After making a strong impression with the acclaimed 2003 album Deep Cuts and bolstered by the success of the single “Heartbeats”, the enigmatic brother-sister duo of Karin and Olof Dreijer returned with a 2006 follow-up that stripped the pair’s already minimalist electronic music down to near-skeletal form. In fact, the Knife‘s Silent Shout was as much a musical evocation of the near-perpetual darkness of Swedish winter as the shimmering Deep Cuts resembled the brightness of summer, a decidedly icy, gothic affair that combined clattering, nervous rhythms, severe synth stabs, and unsettling, pitch-shifted vocals into a surreal, unforgettable, wildly original experience.
True of any music coming far removed from one particular “scene”, Silent Shout bears resemblances to established artists here and there, but more than anything, it was the twisted product of the siblings’ weird little world. There are moments of striking, stark beauty (the Umbrellas of Cherbourg-influenced “Marble House”) and haunting ambience (“Still Light”), while such tracks as “Like a Pen”, “We Share Our Mother’s Health”, and the throttling “Neverland” cast a pall over the proceedings while luring listeners with spectacular hooks. — Adrien Begrand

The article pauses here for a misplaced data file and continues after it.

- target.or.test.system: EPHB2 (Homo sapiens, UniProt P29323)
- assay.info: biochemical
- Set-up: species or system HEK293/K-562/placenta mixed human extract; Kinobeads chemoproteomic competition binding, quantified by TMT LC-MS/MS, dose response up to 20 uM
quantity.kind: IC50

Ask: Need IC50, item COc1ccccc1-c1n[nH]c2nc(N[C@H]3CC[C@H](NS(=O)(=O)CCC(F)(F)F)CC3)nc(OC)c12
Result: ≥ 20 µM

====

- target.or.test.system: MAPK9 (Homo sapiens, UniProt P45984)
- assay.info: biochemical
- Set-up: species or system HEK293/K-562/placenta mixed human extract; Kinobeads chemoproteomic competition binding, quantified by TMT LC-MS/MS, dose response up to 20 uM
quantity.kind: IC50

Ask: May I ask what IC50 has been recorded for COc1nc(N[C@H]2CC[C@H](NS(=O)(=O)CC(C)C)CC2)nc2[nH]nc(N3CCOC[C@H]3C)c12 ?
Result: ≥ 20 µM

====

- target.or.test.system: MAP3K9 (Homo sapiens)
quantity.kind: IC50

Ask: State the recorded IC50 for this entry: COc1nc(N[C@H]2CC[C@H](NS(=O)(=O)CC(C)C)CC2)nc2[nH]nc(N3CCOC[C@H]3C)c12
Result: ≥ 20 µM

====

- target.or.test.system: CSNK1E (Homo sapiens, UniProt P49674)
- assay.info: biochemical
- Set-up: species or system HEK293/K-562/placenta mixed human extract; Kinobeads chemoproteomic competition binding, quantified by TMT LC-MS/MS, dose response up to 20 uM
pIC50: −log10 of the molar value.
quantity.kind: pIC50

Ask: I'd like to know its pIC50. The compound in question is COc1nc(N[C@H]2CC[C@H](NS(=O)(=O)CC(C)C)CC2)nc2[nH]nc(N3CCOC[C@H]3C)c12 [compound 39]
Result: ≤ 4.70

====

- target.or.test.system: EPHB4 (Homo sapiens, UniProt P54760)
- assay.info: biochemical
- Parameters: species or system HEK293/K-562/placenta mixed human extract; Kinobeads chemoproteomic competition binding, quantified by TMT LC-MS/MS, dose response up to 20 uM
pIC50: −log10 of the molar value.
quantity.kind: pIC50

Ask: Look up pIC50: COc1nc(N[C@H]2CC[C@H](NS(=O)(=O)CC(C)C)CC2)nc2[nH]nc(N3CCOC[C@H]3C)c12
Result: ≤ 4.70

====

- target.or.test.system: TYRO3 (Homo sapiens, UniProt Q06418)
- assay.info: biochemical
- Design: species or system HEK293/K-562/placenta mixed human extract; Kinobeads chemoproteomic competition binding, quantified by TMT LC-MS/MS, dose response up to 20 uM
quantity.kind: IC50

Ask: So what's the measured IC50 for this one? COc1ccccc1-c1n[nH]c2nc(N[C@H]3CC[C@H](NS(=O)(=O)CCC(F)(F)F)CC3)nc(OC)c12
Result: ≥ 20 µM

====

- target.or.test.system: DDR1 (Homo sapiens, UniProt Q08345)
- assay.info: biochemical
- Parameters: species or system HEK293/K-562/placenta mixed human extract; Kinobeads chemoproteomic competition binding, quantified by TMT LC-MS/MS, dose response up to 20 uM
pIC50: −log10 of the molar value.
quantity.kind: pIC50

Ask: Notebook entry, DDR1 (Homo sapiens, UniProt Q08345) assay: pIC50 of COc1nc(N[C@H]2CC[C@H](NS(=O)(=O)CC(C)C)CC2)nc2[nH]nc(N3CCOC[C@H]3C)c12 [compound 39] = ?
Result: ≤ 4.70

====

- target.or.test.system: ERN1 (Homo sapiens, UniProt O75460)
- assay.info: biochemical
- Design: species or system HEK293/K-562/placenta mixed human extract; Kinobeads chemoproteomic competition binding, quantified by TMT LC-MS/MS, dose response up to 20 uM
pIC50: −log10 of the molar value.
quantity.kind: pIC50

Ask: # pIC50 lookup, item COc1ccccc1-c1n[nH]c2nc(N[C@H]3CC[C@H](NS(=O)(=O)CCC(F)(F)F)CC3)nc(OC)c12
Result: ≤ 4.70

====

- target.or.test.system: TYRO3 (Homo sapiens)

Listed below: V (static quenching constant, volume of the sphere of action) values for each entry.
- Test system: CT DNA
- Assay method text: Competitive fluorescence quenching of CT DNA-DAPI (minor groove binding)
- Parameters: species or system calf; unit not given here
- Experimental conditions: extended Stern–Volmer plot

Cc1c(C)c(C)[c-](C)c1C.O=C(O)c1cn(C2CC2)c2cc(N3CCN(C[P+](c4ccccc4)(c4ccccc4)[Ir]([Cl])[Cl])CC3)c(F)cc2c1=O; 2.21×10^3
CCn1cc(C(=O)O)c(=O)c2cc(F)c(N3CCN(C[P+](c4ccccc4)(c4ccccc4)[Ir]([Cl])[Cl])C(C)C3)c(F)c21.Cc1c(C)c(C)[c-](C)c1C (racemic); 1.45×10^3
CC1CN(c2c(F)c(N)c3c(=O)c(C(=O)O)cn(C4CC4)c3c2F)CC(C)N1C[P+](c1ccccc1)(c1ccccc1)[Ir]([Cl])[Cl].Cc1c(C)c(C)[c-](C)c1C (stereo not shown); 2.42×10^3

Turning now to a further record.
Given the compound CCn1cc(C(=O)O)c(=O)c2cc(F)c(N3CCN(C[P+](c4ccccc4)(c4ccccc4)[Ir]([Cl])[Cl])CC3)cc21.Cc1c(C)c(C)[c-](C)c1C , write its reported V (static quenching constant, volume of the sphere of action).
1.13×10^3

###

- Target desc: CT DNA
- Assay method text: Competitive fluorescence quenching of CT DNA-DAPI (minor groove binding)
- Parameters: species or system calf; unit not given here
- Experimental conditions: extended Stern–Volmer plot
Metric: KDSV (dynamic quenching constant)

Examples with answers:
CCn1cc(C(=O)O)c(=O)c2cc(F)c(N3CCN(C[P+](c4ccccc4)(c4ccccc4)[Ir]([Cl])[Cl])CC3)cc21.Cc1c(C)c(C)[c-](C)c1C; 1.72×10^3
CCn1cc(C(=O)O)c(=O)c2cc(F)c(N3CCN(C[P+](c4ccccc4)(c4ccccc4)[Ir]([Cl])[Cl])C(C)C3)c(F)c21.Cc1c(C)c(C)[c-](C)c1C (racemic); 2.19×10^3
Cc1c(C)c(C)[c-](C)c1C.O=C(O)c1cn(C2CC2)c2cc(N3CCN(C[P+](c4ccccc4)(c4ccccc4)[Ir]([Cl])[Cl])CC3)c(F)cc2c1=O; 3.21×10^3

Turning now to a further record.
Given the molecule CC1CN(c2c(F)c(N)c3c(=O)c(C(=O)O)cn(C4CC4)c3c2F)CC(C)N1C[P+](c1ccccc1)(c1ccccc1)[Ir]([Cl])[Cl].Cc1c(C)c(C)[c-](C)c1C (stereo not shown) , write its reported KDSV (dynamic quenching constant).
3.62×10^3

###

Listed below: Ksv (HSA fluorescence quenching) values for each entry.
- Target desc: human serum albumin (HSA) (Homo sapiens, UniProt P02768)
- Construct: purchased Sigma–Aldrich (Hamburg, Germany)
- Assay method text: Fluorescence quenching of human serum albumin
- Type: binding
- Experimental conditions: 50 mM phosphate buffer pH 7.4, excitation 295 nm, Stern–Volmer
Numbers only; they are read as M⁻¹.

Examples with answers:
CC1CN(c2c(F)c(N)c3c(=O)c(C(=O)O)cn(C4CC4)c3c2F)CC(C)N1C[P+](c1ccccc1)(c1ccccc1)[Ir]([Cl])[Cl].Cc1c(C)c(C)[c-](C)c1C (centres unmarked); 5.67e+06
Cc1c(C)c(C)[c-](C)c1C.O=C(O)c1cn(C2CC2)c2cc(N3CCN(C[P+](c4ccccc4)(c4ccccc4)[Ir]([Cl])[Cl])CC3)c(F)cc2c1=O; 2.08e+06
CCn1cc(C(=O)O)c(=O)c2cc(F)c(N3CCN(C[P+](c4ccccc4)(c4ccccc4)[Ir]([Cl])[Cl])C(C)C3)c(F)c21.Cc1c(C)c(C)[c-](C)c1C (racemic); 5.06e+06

4. Jay-Z – The Blueprint [Roc-a-Fella/Def Jam]
The Blueprint is lounge rap — luxurious, laid back, and best served with a stirred martini. Jay-Z is in full Sinatra mode; he’s no longer the hungry hustler on Reasonable Doubt, nor is he the new money player on Volume 2. This is Jigga, in retrospect, enjoying the spoils of a hard-fought war. While Jay-Z peaks on The Blueprint, Kanye West begins his ascent. ‘Ye’s soulful production is still some of his best — check out the Jackson 5 sample on “Izzo”, or the Bobby Bland sample on “Heart of the City”. Elsewhere on the album, Jigga spits “The Takeover” — a wild haymaker at Nas that finishes their “feud”. Then there’s Eminem, who ditches the Slim Shady theatrics and kills on “Renegade”. It’s The Blueprint‘s only guest spot, and its quality over quantity, laid bare.
The Blueprint dropped on 11 September 2001. That morning was a gorgeous one, with a warm sun and clear blue skies. In hindsight, that’s exactly what The Blueprint was. It was that pre-9/11 New York beauty: the uptown opulence, the downtown swag, the cocky ‘make it anywhere’ pride before fire and steel fell out of the sky. — Kevin Wong
3. OutKast – Stankonia [LaFace/Arista]